For many Indonesian designers and artists, it was the first time they were showcasing their work to both a local and global audience. Potato Head and Bobobobo were bringing to the table an array of broader, regional media to experience the exhibition—giving a newfound platform to the burgeoning creative scene.

The ubiquitous beach club trappings aside, the day at Indonesia Now felt different—in a good way.

Amidst the constant ebb and flow of boardshort loving, flip-flop rocking Australians and American couples courageously venturing beyond their villas in the hopes of indulgently Instagramming themselves at the Potato Head infinity pool, there was a distinct underpinning of Balinese culture that was being celebrated at Indonesia Now—a steady cultural drumbeat flowing through the revolving door that characterizes the typical Beach Club crowd.

Make no mistake: it was still a celebration, but perhaps one with a more evergreen impact.

This was the goal.

Since its inception, the team at Potato Head has always kept balance firmly set within its crosshairs, straddling the line between its global guests and loyalists, as well as the time, place, and neighborhood where it’s undeniably rooted. As far as importing or exporting culture goes in Bali, the Potato Head Family has certainly established itself as one of the mainstay ambassadors within Indonesia and beyond. And so in that way, Indonesia Now was a natural evolution.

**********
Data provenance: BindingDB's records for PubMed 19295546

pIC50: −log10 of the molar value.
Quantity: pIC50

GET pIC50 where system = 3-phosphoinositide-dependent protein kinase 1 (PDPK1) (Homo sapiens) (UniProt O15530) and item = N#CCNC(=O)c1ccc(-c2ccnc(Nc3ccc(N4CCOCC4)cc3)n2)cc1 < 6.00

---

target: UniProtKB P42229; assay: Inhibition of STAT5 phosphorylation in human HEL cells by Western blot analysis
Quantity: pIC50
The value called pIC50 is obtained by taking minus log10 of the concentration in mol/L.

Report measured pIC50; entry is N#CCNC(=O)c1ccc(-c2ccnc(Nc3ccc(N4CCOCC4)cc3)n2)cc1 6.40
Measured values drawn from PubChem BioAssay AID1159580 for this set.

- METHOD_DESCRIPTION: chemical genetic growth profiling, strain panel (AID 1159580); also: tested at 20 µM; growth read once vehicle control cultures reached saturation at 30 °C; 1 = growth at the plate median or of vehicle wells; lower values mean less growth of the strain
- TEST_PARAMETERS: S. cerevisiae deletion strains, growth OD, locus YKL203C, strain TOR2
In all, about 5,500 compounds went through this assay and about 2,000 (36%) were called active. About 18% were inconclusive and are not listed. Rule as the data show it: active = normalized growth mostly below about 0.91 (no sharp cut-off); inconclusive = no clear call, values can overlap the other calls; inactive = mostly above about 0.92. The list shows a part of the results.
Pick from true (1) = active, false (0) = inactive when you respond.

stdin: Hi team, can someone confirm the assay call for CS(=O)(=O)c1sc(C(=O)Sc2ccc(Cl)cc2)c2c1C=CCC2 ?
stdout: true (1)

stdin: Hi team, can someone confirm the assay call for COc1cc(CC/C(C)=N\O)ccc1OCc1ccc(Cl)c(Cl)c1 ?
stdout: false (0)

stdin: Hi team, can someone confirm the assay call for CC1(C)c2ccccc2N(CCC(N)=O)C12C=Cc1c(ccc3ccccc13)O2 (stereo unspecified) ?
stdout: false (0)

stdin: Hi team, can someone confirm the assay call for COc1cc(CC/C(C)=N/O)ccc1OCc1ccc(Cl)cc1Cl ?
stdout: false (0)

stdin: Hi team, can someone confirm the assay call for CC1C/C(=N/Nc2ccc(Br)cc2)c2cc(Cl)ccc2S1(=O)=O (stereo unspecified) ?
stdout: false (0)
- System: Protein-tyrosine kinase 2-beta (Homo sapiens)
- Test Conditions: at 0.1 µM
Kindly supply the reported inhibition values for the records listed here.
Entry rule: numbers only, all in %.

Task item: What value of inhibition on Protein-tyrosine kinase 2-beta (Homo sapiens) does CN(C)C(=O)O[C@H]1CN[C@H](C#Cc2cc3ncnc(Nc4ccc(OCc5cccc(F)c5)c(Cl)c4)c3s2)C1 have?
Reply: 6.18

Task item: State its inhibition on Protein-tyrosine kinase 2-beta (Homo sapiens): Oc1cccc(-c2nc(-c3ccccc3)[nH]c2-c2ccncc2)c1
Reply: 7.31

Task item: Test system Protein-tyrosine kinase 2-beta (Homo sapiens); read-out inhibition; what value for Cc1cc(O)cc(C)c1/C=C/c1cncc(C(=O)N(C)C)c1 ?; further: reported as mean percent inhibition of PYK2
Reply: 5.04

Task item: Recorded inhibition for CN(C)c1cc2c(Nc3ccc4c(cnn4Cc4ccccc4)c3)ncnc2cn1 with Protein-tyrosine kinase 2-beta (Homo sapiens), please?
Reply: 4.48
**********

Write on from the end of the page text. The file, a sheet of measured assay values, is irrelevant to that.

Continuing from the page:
If anything, Indonesia Now was a bridge—or at least the start of one. Or perhaps it was the beginning of many connection points that are beginning to blend the seemingly disparate rhythms of the island nation into a single harmonized frequency.

It’s a bridge that connects the local creative culture scene to an upstream platform for creatives to be recognized on a global scale by the art and design community and beyond.

A bridge between what food, music, and creative culture can look like when supported by cultural authenticity and in a place too often seen as an opportunity for the fleeting whims of travelers looking to explore their range of extremes without the discomfort of exploring the uncertain.

For an island whose culture, creativity, hospitality, and passion is too often overshadowed (literally and figuratively) by the colored, gel lights of places like The W Hotel and whose voice is too often drowned out by generic pool DJs playing re-appropriated house music, Indonesia Now represents a true difference. It’s a step in the right direction that distills the richness of actual creativity and heritage into a multifaceted experience that drives culture forward.

For an island whose culture, creativity, hospitality, and passion is too often overshadowed (literally and figuratively) by the colored, gel lights of places like The W Hotel and whose voice is too often drowned out by generic pool DJs playing re-appropriated house music, Indonesia Now represents a true difference.
Potato Head and Bobobobo were bringing to the table an array of broader, regional media to experience the exhibition—giving a newfound platform to the burgeoning creative scene.